Space Science Reviews

, Volume 106, Issue 1–4, pp 175–196 | Cite as

Nitrogen Isotopes on the Moon: Archives of the Solar and Planetary Contributions to the Inner Solar System

  • B. Marty
  • K. Hashizume
  • M. Chaussidon
  • R. Wieler


The two isotopes of nitrogen, 14N and 15N, have relative abundances extremely variable among solar system reservoirs such as planets and their atmospheres, primitive and differentiated meteorites, and comets. Expressed in the delta notation (δ15N = {[15N/14N]sample/[15N/14N]standard−1} × 1000, in parts per mil, or ‰., where the standard is atmospheric N having 15N/14N = 0.003676), δ15N ranges from −250‰. (the lower limit of lunar soil values) up to 1600‰. (measured in the meteorites benccubinites). The lunar surface constitutes a unique archive of the past corpuscular (solar and meteoritic) contributions to planetary surfaces. Nitrogen trapped in the lunar regolith presents a highly variable isotopic composition, which represents either secular variation of the solar wind composition although this possibility conflicts with the apparent isotope stability over time of other solar wind volatile elements, or more likely different contributions from solar corpuscular radiation and non-solar sources. In this case, the solar nitrogen component is depleted by more than 24% in 15N, whereas non-solar, planetary sources (meteorites, micrometeorites, possibly comets) are enriched in the heavy isotope of nitrogen by ≥10% on average. Variations in the nitrogen isotopic composition of lunar soils are explained by a secular change in the strength of the planetary flux, and a correlation between N isotopic compositions and surface exposure age for different soils suggest that the planetary contribution to the inner solar system might have increased in the last 0.4 Gy. The variability of the N isotope composition among solar system objects might be due to incomplete equilibration of nitrogen isotopes from different host phases of pre-solar origin. Alternatively, it could result from mixing between 15N-depleted protosolar nitrogen originally present in the gas and presolar solid (organic?) compounds enriched in 15N.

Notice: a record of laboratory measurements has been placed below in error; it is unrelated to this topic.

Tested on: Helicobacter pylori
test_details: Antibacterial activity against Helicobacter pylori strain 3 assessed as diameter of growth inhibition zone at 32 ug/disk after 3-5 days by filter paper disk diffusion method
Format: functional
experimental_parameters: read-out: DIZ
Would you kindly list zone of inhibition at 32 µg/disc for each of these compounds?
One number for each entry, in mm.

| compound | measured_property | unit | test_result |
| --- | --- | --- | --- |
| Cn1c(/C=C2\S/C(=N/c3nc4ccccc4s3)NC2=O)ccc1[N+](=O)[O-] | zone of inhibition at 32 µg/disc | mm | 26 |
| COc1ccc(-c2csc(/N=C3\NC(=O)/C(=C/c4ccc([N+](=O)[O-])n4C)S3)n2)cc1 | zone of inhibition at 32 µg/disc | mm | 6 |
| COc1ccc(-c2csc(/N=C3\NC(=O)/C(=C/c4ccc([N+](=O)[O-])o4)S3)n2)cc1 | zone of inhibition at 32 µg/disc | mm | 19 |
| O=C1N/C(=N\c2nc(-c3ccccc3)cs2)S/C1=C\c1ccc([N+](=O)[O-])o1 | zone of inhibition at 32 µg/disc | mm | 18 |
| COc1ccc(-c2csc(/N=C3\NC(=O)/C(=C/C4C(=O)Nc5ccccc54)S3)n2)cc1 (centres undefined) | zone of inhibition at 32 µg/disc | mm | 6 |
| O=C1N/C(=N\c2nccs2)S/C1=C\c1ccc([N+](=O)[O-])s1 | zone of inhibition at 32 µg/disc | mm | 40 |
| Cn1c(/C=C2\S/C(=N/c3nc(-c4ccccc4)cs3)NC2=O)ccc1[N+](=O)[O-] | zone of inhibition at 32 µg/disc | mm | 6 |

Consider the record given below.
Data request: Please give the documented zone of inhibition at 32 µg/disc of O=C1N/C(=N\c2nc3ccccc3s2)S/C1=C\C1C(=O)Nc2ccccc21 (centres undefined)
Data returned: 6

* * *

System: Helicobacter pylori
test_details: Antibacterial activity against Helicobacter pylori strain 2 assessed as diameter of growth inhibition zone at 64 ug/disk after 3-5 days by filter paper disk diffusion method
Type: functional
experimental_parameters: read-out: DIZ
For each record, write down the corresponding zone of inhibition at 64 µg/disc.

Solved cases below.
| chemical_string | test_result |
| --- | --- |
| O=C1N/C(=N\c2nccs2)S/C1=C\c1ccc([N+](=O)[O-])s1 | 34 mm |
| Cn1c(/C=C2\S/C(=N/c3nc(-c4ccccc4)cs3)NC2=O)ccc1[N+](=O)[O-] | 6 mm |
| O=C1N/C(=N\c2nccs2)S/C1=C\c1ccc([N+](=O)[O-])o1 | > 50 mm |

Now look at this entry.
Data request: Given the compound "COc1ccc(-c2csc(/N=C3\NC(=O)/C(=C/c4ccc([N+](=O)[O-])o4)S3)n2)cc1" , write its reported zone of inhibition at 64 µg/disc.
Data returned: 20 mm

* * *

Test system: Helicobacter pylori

Solar Wind Solar System Nitrogen Isotope Lunar Surface Lunar Regolith 
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Copyright information

© Kluwer Academic Publishers 2003

Authors and Affiliations

  • B. Marty
    • 1
    • 2
  • K. Hashizume
    • 3
  • M. Chaussidon
    • 1
  • R. Wieler
    • 4
  1. 1.CRPG-CNRSVandoeuvre-lès-Nancy CedexFrance
  2. 2.Ecole Nationale Supérieure de GéologieVandoeuvre-lès-Nancy CedexFrance
  3. 3.Department of Earth & Space SciencesOsaka UniversityToyonaka, OsakaJapan
  4. 4.Institute for Isotope Geology and Mineral ResourcesETH Zürich, ZürichSwitzerland

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